Jane Austen, Charlotte Lucas, and the Power of “Yet”

This weekend, JASNA-NJ hosted a discussion of Pride & Prejudice. There wasn’t a single person in attendance reading the book for the first time, and many of us have it close to memorized. And yet, even so, the text reveals hidden secrets and new readings:

Poor Charlotte! it was melancholy to leave her to such society! But she had chosen it with her eyes open; and though evidently regretting that her visitors were to go, she did not seem to ask for compassion. Her home and her housekeeping, her parish and her poultry, and all their dependent concerns, had not yet lost their charms.Pride & Prejudice, Chapter 38 (italics mine)

Charlotte Lucas remains one of the most controversial characters in Pride & Prejudice, with some seeing her choice of the obsequious Collins as pragmatic, others as calculating, and still others as tragic. It was in the context of this discussion that the word yet popped out. Charlotte may seem content for now, but will she remain so ten years from now, or fifteen? Or after having several children with a man she does not love and holds in something like contempt? The yet reminds us that even though Charlotte is able to manage her husband after the wedding, life in marriage is not static. She herself, even before Collins’s proposal takes this cynical view of people in marriage: “They always continue to grow sufficiently unlike afterwards to have their share of vexation; and it is better to know as little as possible of the defects of the person with whom you are to pass your life.” (Chapter 6)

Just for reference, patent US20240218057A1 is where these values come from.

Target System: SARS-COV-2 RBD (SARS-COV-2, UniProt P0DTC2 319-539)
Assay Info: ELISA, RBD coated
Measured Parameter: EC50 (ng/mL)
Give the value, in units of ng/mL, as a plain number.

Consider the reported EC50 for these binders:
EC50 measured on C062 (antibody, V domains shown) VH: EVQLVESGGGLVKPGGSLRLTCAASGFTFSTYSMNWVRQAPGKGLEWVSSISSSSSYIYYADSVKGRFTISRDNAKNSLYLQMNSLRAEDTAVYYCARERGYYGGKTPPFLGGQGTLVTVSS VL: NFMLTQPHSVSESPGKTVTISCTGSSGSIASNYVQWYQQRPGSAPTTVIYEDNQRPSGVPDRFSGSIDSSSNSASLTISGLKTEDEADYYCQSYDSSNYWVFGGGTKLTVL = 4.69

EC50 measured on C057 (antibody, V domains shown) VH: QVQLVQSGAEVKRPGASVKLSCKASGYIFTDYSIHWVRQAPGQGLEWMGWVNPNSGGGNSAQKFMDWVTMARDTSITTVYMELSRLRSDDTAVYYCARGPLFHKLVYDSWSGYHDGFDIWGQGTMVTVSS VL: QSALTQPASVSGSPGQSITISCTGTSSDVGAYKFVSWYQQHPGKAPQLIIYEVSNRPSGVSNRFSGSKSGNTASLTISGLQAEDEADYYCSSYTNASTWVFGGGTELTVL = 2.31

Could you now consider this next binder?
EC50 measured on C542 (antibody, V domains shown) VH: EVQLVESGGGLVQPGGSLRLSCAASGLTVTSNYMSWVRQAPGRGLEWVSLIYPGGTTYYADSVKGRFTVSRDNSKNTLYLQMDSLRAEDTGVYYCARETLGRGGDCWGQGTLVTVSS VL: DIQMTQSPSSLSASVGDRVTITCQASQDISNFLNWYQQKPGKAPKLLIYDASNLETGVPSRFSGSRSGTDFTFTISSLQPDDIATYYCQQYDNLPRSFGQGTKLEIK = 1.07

Of course, there is a great deal of fan fiction speculating what life for Charlotte and Mr. Collins may bring. I enjoyed The Longbourn Letters, which is an epistolary novel detailing the correspondence between Mr. Bennet and Mr. Collins after the events chronicled in Austen have come to their conclusion. But Austen leaves Charlotte in “expectation of a young olive-branch,” which, given Austen’s relentless lack of sentimentality about children and motherhood, is hardly a blissful fate (Chapter 57). Charlotte will be a mother (without ever having really desired a man or matrimony), and independence from her brothers and a comfortable living comes with a heavy price.

Charlotte’s Bible?

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